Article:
MSNBC Article Quotes Employment Screening Resources President Lester Rosen

By Thomas Ahearn, ESR News Blog Writer

According to a recent article on MSNBC — Job Candidates Undergoing Credit Scrutiny — applicants applying for jobs these days can expect prospective employers to verify resume information, contact references, possibly do a criminal background check, and even be asked by companies to allow credit checks to scrutinize their credit histories.

The article cites a recent survey by the Society for Human Resource Management (SHRM) in which 60 percent of the responding companies claimed they perform credit checks of some or all job candidates. Breaking down the survey results further, only 13 percent of organizations performed credit checks on all job candidates while 47 percent performed them on selected job candidates, usually for positions with fiduciary and financial responsibility such as handling cash, banking, and accounting.

MSNBC also reported that credit checks are required about half the time for senior executive positions and that the SHRM survey also showed that potential candidates with outstanding judgments, accounts in collection, or a bankruptcy in their file may be passed over for a job.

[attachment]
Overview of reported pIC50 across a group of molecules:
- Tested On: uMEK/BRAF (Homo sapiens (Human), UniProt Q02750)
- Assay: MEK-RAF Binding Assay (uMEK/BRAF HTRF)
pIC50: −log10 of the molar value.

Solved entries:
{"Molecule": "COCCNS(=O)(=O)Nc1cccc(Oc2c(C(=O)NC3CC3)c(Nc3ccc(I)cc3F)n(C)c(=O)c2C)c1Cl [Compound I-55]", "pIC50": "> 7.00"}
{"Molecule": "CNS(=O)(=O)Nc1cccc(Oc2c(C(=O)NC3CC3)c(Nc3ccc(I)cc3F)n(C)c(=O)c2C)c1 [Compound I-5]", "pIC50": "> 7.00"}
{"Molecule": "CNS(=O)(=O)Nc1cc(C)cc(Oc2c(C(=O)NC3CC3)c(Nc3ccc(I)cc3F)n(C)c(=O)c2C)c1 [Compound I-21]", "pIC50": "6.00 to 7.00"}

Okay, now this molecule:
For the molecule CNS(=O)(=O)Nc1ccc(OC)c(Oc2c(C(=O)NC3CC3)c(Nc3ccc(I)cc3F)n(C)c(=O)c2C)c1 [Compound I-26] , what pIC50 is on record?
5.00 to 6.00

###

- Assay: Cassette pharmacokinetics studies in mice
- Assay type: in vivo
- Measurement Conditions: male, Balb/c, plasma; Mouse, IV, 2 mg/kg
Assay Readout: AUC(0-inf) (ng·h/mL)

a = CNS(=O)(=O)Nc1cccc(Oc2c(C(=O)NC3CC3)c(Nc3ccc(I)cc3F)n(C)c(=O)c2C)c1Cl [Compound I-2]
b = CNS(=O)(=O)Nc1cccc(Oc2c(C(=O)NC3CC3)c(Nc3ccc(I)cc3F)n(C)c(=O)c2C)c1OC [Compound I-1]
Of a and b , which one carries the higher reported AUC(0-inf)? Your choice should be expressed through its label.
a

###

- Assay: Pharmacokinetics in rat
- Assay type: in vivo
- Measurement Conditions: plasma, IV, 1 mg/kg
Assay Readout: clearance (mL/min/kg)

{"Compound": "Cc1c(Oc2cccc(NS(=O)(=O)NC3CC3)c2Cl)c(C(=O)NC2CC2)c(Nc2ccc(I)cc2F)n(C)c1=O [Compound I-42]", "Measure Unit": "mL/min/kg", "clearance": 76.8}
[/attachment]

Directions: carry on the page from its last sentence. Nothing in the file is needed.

Lester Rosen, President of Employment Screening Resources (ESR), was quoted in the MSNBC article as saying employers are “looking at the debt level compared to the potential income from the job”  and added that “if someone is under water financially as shown by the credit report, the thought is perhaps there could be a motive to embezzle or steal.”

However, while Rosen says credit checks are one method employers may use to hire honest and trustworthy employees that also provide some legal cover if that employee turns out to be dishonest, ESR does not encourage routine credit checks on all candidates since credit checks often contain errors and can feel like an invasion of privacy to applicants.

Rosen’s advice in the article for employers is to limit credit checks to relevant positions such as those that involve money. In fact, with many states recently passing laws limiting the use of credit checks for employment purposes, employers need to be careful when, to whom, and how they perform credit checks on prospective job applicants.

For jobseekers, ESR also provides information — at no charge — to job applicants on background checks and credit check reports can help job applicants navigate the background check process and maximize their chance at employment. The information is available on ESR’s ‘Applicant Resources’ page at:

Whether the use of credit checks for employment purposes is discriminatory to certain job applicants — which ESR named Trend Number One in its Third Annual Top Ten Trends in the Pre-Employment Background Screening Industry for 2010 — is a question that will be asked as long as employers run credit checks on applicants with money troubles.

For more information on background checks and credit checks, visit Employment Screening Resources (ESR) at